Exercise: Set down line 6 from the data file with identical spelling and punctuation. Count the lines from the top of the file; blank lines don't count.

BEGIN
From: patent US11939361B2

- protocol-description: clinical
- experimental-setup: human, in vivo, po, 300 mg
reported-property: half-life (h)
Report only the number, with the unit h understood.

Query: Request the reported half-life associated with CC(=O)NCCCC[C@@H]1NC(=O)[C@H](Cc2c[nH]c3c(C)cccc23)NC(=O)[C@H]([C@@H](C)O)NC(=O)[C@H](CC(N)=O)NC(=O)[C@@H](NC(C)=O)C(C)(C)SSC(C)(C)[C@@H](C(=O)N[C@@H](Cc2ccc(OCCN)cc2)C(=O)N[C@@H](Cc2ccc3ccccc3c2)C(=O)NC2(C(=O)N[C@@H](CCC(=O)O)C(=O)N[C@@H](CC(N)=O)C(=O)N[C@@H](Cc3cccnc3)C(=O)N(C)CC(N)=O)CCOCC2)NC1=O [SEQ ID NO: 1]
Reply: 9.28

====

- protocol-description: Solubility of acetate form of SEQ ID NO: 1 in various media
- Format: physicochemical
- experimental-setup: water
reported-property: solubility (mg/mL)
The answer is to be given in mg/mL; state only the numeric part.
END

Query: Request the reported half-life associated with CC(=O)NCCCC[C@@H]1NC(=O)[C@H](Cc2c[nH]c3c(C)cccc23)NC(=O)[C@H]([C@@H](C)O)NC(=O)[C@H](CC(N)=O)NC(=O)[C@@H](NC(C)=O)C(C)(C)SSC(C)(C)[C@@H](C(=O)N[C@@H](Cc2ccc(OCCN)cc2)C(=O)N[C@@H](Cc2ccc3ccccc3c2)C(=O)NC2(C(=O)N[C@@H](CCC(=O)O)C(=O)N[C@@H](CC(N)=O)C(=O)N[C@@H](Cc3cccnc3)C(=O)N(C)CC(N)=O)CCOCC2)NC1=O [SEQ ID NO: 1]